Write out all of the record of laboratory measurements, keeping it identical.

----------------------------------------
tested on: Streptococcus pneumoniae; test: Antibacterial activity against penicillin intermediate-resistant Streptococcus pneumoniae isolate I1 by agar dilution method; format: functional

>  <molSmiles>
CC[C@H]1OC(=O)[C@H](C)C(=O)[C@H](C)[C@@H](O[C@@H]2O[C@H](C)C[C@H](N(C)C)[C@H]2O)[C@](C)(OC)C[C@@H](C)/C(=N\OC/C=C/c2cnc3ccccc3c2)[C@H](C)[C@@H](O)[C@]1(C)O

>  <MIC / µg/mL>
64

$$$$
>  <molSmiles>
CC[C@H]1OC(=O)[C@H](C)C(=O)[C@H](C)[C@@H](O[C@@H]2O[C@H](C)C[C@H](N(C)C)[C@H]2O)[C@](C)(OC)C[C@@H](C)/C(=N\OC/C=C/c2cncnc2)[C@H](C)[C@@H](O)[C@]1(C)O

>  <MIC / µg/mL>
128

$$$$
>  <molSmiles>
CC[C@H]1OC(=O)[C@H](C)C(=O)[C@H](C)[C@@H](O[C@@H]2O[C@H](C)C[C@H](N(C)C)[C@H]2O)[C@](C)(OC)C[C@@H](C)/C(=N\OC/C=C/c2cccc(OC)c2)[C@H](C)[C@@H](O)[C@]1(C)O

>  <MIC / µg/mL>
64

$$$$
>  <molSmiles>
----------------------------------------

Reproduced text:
tested on: Streptococcus pneumoniae; test: Antibacterial activity against penicillin intermediate-resistant Streptococcus pneumoniae isolate I1 by agar dilution method; format: functional

>  <molSmiles>
CC[C@H]1OC(=O)[C@H](C)C(=O)[C@H](C)[C@@H](O[C@@H]2O[C@H](C)C[C@H](N(C)C)[C@H]2O)[C@](C)(OC)C[C@@H](C)/C(=N\OC/C=C/c2cnc3ccccc3c2)[C@H](C)[C@@H](O)[C@]1(C)O

>  <MIC / µg/mL>
64

$$$$
>  <molSmiles>
CC[C@H]1OC(=O)[C@H](C)C(=O)[C@H](C)[C@@H](O[C@@H]2O[C@H](C)C[C@H](N(C)C)[C@H]2O)[C@](C)(OC)C[C@@H](C)/C(=N\OC/C=C/c2cncnc2)[C@H](C)[C@@H](O)[C@]1(C)O

>  <MIC / µg/mL>
128

$$$$
>  <molSmiles>
CC[C@H]1OC(=O)[C@H](C)C(=O)[C@H](C)[C@@H](O[C@@H]2O[C@H](C)C[C@H](N(C)C)[C@H]2O)[C@](C)(OC)C[C@@H](C)/C(=N\OC/C=C/c2cccc(OC)c2)[C@H](C)[C@@H](O)[C@]1(C)O

>  <MIC / µg/mL>
64

$$$$
>  <molSmiles>